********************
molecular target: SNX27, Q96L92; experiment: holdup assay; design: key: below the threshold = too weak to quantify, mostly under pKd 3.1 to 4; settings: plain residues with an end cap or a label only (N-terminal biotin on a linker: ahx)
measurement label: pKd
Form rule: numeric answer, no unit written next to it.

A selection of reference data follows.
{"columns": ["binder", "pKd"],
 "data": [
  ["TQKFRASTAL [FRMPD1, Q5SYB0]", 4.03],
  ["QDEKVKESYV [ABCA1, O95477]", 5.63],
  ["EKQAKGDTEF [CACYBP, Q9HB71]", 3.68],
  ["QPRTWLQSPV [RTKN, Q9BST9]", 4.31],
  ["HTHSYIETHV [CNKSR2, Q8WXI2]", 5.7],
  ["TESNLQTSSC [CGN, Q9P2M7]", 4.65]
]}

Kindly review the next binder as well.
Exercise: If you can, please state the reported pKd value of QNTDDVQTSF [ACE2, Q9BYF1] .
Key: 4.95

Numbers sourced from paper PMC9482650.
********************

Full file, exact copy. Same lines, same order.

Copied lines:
molecular target: SNX27, Q96L92; experiment: holdup assay; design: key: below the threshold = too weak to quantify, mostly under pKd 3.1 to 4; settings: plain residues with an end cap or a label only (N-terminal biotin on a linker: ahx)
measurement label: pKd
Form rule: numeric answer, no unit written next to it.

A selection of reference data follows.
{"columns": ["binder", "pKd"],
 "data": [
  ["TQKFRASTAL [FRMPD1, Q5SYB0]", 4.03],
  ["QDEKVKESYV [ABCA1, O95477]", 5.63],
  ["EKQAKGDTEF [CACYBP, Q9HB71]", 3.68],
  ["QPRTWLQSPV [RTKN, Q9BST9]", 4.31],
  ["HTHSYIETHV [CNKSR2, Q8WXI2]", 5.7],
  ["TESNLQTSSC [CGN, Q9P2M7]", 4.65]
]}

Kindly review the next binder as well.
Exercise: If you can, please state the reported pKd value of QNTDDVQTSF [ACE2, Q9BYF1] .
Key: 4.95

Numbers sourced from paper PMC9482650.